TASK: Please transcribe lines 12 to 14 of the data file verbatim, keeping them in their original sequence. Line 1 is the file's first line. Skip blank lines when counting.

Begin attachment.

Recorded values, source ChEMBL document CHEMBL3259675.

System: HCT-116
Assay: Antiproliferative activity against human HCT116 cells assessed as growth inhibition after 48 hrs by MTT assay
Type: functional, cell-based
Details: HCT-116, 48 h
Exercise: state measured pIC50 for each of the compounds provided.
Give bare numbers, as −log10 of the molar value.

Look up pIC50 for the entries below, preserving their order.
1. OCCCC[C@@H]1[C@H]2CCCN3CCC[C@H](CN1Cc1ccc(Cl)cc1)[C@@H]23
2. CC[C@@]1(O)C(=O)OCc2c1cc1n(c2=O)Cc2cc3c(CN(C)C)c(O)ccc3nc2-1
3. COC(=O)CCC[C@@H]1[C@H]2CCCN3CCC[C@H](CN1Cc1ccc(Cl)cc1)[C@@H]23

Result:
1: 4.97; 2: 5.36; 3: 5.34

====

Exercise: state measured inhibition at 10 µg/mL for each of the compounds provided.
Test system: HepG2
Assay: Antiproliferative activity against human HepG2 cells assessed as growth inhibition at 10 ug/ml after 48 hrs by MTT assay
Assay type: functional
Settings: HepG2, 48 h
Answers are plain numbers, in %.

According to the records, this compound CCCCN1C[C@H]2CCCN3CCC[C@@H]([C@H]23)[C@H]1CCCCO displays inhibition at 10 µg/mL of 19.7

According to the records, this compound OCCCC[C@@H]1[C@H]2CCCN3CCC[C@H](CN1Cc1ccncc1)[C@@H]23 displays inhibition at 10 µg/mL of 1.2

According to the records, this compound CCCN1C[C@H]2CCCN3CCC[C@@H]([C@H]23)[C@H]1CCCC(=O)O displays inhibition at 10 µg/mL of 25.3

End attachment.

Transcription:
Result:
1: 4.97; 2: 5.36; 3: 5.34

====